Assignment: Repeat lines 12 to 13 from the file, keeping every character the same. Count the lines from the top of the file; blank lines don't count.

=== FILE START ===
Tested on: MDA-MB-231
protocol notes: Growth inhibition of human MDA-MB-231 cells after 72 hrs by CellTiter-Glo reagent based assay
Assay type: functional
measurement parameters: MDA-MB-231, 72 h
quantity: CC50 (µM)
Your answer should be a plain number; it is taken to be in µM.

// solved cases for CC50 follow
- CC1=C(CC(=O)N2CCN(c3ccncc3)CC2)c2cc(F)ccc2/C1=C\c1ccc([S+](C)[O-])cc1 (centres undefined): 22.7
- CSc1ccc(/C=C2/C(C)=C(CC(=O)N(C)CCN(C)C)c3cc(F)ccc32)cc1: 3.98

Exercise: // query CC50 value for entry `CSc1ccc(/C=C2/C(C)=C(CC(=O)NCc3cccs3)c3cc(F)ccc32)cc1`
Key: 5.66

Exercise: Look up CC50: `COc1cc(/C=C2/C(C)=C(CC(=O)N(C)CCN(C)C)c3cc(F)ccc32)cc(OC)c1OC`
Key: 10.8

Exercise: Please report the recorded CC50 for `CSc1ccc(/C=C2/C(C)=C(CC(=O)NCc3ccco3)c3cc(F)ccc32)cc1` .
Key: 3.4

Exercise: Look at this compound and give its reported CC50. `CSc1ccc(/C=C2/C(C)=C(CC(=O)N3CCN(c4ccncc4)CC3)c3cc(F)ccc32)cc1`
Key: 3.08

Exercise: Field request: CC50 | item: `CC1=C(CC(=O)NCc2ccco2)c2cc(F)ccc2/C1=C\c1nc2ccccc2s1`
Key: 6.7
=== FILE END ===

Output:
Exercise: Look up CC50: `COc1cc(/C=C2/C(C)=C(CC(=O)N(C)CCN(C)C)c3cc(F)ccc32)cc(OC)c1OC`
Key: 10.8